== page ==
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Everyone has a comfort zone for training and it's great to go back to that comfortable place where you need to dial it back a bit. But at other times you need to break out of the comfort zone to take your training to a new level.
So how do you know if you're stuck in the comfort zone? Often it is when you are doing the same or similar training over a long period, or you do backup/ go-to workouts instead of the critical workouts.
Here are three examples of people who get stuck in their comfort zone:
1. No Skill Sam
Sam has been running for years and just likes to run. He reckons technique work is for kids doing skill-based sports, because "after all i've been running for 42 years so of course I know how to run.."
Sam tries to muscle his way through workouts, but usually ends up plateauing because about the same level. So Sam's biggest opportunity is to change up the training with a focus on skill work (posture, cadence, agility etc.), rather than just doing things the same old way.
2. Easy Ellen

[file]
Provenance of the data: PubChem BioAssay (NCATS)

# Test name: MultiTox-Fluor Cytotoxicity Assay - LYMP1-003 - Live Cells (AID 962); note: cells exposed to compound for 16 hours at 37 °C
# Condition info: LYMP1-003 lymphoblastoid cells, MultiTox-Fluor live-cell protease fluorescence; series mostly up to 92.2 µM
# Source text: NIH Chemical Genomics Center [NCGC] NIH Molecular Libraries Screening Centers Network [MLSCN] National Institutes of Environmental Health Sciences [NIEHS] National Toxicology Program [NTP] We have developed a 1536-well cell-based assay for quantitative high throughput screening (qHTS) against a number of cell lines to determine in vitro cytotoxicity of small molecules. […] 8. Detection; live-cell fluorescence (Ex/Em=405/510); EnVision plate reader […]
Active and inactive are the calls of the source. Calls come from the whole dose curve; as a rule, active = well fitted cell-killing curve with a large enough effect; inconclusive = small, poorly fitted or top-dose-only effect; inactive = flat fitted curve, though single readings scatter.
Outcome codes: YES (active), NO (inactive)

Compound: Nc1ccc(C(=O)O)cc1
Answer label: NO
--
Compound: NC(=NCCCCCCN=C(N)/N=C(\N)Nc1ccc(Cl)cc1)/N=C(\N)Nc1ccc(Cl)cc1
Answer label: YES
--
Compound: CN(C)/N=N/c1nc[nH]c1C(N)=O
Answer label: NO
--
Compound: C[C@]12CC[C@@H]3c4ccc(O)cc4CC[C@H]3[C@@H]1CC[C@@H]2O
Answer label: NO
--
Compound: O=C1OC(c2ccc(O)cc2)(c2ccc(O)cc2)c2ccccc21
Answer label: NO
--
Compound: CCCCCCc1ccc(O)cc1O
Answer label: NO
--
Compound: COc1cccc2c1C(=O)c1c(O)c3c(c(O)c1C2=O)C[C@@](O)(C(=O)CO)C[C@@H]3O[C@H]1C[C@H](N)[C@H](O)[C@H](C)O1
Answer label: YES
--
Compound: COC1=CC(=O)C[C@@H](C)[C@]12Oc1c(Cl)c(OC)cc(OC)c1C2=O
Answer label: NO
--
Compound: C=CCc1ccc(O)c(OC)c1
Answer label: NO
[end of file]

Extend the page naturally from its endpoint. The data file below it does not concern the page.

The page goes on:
Ellen considers herself to be a diesel engine. "You know, i've only got one speed, but can keep going at that speed for hours on end".
She's known in her club as the go-to person for anyone who wants company in training because she's always out there training. The problem is she goes too easy just about all the time so no matter how much training she does, she never gets faster.
Ellen needs to break out of this comfort zone by doing less training, and doing some harder training. By lowering the training hours she'll have more time to recover, and can therefore be fresher for the important harder sessions.
3. High Rev Kev
Kev races every workout. He dosen't have a lot of training time in the week so figures by going for it in every session he's getting the best bang for buck out of his time.
The problem is that he never seems to get faster no matter how hard he tries. That lunchtime 5k always takes 25 minutes.
Kev is training at a level where it feels like a good solid workout, and the best he can do, but actually, it's not quite hard enough to get performance benefits from. Even though he's trying hard he's stuck in his own comfort zone and what feels "good".
Kev would do well to mix up the training by occasionally finding time to do longer, but slower training, and at other times do some interval work so he can push even harder for short periods, then recover and do it again.
Do any of these sound familiar to you? There are lot's of other ways to be stuck in a comfort zone so take the time to give yourself a "comfort check" and decide if you need to break out of the comfort zone.
By Gerrard Smith of Mr Smith's Coach